December 08, 2007

Blank verse has attained in the hand of Sri Aurobindo its fulness, harmony and perfection

Sri Aurobindos' Savitri (an Adventure of Consciousness) Asoka K. Ganguli
Previous Contents Next CHAPTER TWO SAVITRI as an Epic An epic, particularly the primitive or primary epic, deals with a story from the heroic age concerning some great war or exploits of the hero. An objective story is the dominant feature of this epic. Ancient epics belong to this category.
The literary or secondary epics do not have a strong and pure story element. Dante’s The Divine Comedy has neither a mythological nor a historical story. It is allegorical in nature. In Milton’s Paradise Lost, too, a strong and pure story element is missing. It seems that as the epic moves away from expressing the outer life, the objective story element has been dwindling. From Milton to Sri Aurobindo, a span of about three centuries, and the epic tradition has completely revolutionised. A total reversal of the epic method now enters into English poetry; from objectivity of the past the epic writing moves to pure subjectivism in Sri Aurobindo’s Savitri. To quote the poet himself:
“Savitri is the record of a seeing, of an experience which is not of the common kind and is often far from what the general human mind sees and experiences. You must not expect appreciation or understanding from the general public or even from many at the first touch; as I have pointed out, there must be a new extension of consciousness and aesthesis to appreciate a new kind of mystic poetry”.2...
Every great poet is in essence a mystic. To be a mystic poet does not depend on his religious faith or attitude, nor on his intellectual argument for God or against it. Even the unreligious and the atheists like Lucretius may in their inspired moments leap up to express a sense of the mysterious Unknown...Sri Aurobindo broadly classifies mystical planes as occult, psychic and spiritual. The occult speech is not instinct with the Divine; it has the impress of a Celtic mystery that is at once weird and magically supernatural, as in the poetry of Coleridge and Yeats. This poetic speech transmits ‘baffling buried heavens of Beauty’. The psychic speech of the mystical poetry has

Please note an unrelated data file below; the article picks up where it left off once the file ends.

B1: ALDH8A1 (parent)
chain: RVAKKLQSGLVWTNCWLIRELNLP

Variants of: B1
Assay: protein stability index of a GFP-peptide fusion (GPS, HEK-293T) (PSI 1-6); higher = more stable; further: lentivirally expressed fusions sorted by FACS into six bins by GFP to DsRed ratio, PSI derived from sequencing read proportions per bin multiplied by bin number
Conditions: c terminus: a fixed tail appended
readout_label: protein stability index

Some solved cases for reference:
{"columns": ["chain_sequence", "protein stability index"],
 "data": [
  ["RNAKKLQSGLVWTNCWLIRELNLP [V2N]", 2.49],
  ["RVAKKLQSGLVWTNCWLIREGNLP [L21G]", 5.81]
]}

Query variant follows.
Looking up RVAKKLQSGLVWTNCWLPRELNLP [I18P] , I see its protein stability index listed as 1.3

“a deeply delicate radiance moving the heart to some far sweetness or suffusing it with an exquisite ecstasy of God’s love”.10...
Savitri as a mystical poem brings readers in touch and closeness with the presence of the Divine by a consciousness directly aware of the supreme Spirit. Here is no conceptual notion; the poet lets
“spiritual facts seen in dimensions other than our universe take shape in poetry, and the poetry springs from those dimensions, throbbing with the strange tangibilities there...”15
All the visions and vibrations of the consciousness pervading those worlds are transmitted by the poet with entire poetic faithfulness. That is why the shapes and scenes are so incalculable, so bewildering. Only ‘a receptive hush’ in our being and nature can make us understand ‘the strangely worded and strangely rhythmed lines’.
Speaking of mystical poem and the mystic poet’s role, Sri Aurobindo explains,
“The door that has been shut to all but a few may open; the kingdom of the Spirit may be established not only in man’s inner being but in his life and his works. Poetry also may have its share in that revolution and become part of the spiritual empire”.16